In a preferred construction, the laser light source generates light in the UV range, preferably in a wavelength of 386 nm, 365 nm, 266 nm, 257 nm, 248 nm, 213 nm, 211 nm or 193 nm at a bandwidth of about ±2 nm. The optical fiber used is preferably a multimode light guide. In this case, the diameter of the light-conducting part has a multiple of the wavelength of the light coming from the source.
It has proven advantageous when the length of the optical fiber is at least 30 cm. With excessive length, the intensity losses are too high so that the maximum length should currently be limited for technical reasons preferably to about 100 cm. Insofar as optical fibers with greater stability or fewer losses are available, their lengths can also be greater.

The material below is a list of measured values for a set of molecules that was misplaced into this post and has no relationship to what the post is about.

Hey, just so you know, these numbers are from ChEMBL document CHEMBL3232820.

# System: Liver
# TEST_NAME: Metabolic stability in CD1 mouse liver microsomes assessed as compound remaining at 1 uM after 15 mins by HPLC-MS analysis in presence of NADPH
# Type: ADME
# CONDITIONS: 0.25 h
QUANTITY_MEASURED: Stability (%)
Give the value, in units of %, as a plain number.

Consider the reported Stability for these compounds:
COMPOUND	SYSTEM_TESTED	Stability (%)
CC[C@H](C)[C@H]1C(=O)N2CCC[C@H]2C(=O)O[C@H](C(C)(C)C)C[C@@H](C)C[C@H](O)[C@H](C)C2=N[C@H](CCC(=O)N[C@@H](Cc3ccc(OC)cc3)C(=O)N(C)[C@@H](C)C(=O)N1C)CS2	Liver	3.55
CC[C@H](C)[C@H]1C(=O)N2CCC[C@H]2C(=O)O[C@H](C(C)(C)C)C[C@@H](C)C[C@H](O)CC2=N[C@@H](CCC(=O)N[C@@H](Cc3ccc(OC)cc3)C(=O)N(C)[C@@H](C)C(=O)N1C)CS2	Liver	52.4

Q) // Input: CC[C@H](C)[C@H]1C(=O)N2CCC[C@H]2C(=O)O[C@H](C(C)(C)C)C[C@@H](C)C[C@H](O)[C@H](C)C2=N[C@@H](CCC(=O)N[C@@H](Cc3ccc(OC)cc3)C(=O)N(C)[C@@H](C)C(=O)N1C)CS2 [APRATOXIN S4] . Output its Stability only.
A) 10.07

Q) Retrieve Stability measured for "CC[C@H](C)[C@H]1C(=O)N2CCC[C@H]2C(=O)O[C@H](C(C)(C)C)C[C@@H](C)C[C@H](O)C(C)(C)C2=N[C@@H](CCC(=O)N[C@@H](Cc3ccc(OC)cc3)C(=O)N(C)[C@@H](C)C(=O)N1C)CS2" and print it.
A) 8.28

In another advantageous construction of the invention, the light source is a pulsed laser light source. In comparison to scatter disks, it is to be observed when using optical fibers according to the invention that homogenization is successfully achieved already with small pulse numbers, so that an illumination apparatus of this kind is very well suited to optimization of measured throughput in measuring processes.
To further improve and homogenize the illumination, one or more rotating scatter disks can also be arranged in front of and/or behind the light-conducting cable.